US urges all WTO members to support intellectual property waiver for COVID-19 vaccines

More than 100 countries backing the waiver say it will help save lives


Reuters October 22, 2021
Vials labelled "AstraZeneca, Pfizer - Biontech, Johnson&Johnson, Sputnik V coronavirus disease (COVID-19) vaccine" are seen in this illustration picture taken May 2, 2021. PHOTO: REUTERS

WASHINGTON:

The White House on Thursday called on all World Trade Organization members to support an intellectual property waiver for COVID-19 vaccines.

"We ... need every WTO member to step up as well and support an intellectual property waiver, and every company must act ambitiously and urgently to expand manufacturing now," White House spokesperson Karine Jean-Pierre told reporters.

A year after South Africa and India introduced a proposal to temporarily waive intellectual property rights on COVID-19 vaccines and therapies at the WTO, negotiations have failed to make any progress. read more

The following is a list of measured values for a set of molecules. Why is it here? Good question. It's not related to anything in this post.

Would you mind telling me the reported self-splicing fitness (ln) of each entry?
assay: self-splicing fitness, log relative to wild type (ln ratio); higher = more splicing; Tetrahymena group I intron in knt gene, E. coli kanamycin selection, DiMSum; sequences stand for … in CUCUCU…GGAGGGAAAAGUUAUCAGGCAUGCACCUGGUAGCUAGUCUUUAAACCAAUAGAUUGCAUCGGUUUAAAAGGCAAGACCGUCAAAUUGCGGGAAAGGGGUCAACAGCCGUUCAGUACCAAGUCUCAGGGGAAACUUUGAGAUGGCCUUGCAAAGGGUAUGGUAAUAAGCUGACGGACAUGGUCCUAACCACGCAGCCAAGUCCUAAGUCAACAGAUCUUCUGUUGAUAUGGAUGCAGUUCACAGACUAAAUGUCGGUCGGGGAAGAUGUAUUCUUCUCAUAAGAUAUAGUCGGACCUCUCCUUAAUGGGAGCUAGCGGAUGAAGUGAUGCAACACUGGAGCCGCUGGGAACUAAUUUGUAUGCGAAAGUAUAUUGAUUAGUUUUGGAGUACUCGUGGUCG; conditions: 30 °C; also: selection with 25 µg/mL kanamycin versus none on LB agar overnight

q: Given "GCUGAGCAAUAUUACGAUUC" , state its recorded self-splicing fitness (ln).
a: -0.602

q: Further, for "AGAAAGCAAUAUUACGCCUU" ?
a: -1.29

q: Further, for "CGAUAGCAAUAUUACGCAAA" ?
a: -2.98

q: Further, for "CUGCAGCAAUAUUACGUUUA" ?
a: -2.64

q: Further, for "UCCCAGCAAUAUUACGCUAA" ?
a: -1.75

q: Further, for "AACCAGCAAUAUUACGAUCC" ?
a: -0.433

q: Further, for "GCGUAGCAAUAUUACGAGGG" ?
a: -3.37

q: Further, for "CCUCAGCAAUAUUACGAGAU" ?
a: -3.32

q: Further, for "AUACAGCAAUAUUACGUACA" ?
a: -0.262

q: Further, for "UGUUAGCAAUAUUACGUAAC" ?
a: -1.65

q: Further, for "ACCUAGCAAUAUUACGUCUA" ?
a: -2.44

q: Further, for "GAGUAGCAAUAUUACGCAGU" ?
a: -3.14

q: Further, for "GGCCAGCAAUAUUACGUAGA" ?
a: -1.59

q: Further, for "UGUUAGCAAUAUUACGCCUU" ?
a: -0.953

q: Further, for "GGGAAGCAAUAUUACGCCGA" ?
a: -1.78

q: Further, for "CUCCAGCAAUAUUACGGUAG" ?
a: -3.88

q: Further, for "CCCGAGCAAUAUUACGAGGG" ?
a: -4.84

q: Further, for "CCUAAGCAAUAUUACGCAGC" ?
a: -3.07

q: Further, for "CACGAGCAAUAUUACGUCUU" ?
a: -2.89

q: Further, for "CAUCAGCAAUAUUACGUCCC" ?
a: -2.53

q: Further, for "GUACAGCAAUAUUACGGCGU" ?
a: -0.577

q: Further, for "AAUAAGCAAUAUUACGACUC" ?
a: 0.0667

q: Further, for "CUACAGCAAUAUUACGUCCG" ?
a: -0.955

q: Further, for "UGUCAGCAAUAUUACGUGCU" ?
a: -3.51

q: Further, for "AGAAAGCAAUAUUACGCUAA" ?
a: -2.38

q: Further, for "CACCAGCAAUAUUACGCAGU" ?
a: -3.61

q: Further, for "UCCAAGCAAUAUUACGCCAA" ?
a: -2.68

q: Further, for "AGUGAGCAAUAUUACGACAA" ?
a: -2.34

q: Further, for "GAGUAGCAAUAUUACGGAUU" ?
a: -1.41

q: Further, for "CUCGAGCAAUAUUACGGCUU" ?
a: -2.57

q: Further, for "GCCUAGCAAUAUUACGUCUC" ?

More than 100 countries backing the waiver say it will help save lives by allowing developing countries to produce COVID-19 vaccines, but the European Union and several countries, including Switzerland, remain opposed.

Read more: Parts of China toughen COVID curbs to fight new outbreak

US President Joe Biden reversed the previous US position to back the proposal in May, but a breakthrough has so far failed to materialize.

WTO Director-General Ngozi Okonjo-Iweala last week conceded the formal negotiations about a temporary waiver were "stuck," but said she believed informal talks were intensifying.

Okonjo-Iweala told a Washington think tank she believed that WTO members could "find a pragmatic compromise on the IP waiver" that would ensure equitable access to vaccines, while preserving incentives for research and innovation.

An EU official described "intense talks" with South Africa about how to boost the availability of vaccines to developing countries, potentially breaking the deadlock. read more

The WTO wants to reach an agreement on the global response to the pandemic at its ministerial conference in Geneva from November 30 to December 3.

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